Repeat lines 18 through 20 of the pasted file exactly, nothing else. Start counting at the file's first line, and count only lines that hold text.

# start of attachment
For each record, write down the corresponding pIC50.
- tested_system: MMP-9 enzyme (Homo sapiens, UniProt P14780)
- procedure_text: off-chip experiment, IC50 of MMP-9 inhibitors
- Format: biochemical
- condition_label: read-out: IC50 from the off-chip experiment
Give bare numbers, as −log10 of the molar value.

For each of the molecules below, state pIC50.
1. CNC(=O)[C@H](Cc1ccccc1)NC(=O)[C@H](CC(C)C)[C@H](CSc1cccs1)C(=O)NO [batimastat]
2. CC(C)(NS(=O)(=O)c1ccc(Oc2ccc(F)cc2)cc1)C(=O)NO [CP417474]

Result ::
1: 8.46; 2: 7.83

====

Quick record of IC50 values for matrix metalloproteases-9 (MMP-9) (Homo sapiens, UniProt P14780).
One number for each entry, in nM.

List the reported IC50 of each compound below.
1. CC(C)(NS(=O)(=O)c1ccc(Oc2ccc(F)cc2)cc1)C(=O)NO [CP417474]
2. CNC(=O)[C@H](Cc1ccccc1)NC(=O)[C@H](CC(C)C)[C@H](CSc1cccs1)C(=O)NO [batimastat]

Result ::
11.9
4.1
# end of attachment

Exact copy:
Result ::
11.9
4.1